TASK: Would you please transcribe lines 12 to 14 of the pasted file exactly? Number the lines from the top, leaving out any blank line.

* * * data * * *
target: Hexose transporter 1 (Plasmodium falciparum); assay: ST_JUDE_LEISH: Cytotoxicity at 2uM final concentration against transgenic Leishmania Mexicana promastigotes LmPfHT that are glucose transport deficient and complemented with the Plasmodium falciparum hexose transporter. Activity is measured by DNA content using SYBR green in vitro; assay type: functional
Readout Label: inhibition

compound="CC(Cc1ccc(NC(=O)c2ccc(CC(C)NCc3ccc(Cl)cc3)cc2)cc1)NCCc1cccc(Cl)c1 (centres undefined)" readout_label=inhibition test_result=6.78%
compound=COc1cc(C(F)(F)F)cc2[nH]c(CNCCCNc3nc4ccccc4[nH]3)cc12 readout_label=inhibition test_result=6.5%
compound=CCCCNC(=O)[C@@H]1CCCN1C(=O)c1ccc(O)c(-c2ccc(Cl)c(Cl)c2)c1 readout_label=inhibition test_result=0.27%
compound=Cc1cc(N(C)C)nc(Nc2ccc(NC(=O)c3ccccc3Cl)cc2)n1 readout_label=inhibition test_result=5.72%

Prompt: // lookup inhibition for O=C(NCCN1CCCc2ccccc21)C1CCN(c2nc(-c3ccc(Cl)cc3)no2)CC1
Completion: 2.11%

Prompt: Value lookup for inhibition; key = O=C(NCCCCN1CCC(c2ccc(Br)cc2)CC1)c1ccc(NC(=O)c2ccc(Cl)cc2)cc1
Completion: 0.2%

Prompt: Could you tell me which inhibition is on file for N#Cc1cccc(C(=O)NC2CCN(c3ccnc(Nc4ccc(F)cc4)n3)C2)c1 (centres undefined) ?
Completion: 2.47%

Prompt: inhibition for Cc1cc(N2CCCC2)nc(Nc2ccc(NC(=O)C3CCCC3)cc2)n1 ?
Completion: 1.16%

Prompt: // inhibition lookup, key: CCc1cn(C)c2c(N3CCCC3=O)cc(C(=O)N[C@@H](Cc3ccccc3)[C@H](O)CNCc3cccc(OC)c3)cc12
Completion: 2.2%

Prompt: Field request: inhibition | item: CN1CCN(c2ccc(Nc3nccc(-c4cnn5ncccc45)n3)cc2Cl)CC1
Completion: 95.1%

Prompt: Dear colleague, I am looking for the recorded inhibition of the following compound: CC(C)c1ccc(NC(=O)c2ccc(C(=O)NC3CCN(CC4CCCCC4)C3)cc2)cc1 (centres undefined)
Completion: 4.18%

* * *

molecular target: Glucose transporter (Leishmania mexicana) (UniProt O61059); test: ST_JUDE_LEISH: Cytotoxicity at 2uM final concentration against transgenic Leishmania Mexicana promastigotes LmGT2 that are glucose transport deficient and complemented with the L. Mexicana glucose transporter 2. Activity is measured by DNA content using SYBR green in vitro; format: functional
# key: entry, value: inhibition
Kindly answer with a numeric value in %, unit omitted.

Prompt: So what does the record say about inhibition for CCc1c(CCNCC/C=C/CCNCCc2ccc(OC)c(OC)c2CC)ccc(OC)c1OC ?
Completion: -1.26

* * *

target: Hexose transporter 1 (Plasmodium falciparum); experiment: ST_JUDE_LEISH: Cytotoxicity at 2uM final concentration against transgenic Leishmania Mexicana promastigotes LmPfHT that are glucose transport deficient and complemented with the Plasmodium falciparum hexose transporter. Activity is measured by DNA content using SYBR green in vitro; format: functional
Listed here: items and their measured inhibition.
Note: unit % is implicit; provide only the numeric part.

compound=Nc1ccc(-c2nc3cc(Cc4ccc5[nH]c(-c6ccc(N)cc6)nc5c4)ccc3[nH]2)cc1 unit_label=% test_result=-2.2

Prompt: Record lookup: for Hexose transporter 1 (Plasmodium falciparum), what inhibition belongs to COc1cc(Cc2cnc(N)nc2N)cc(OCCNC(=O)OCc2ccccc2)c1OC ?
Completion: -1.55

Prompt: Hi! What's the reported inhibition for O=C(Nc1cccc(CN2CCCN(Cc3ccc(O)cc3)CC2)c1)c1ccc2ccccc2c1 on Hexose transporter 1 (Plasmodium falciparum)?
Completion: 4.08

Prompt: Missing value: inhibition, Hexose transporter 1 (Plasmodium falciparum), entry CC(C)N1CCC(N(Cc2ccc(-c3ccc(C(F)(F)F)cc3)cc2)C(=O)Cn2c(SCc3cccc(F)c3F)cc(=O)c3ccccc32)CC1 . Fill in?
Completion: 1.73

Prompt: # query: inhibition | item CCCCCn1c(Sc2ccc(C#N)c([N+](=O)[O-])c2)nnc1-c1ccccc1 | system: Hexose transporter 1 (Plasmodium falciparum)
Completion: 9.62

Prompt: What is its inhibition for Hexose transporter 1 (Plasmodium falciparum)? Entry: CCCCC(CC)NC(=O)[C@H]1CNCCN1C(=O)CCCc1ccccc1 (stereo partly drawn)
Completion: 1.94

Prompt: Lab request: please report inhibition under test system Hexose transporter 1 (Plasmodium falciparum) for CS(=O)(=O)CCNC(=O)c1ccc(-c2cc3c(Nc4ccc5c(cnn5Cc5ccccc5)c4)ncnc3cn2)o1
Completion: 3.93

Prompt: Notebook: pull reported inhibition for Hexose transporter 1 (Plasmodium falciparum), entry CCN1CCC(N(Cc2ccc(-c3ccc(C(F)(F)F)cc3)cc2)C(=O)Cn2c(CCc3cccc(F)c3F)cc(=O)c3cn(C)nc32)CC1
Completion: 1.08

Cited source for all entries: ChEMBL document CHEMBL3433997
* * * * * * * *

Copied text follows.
Completion: 2.47%

Prompt: inhibition for Cc1cc(N2CCCC2)nc(Nc2ccc(NC(=O)C3CCCC3)cc2)n1 ?
Completion: 1.16%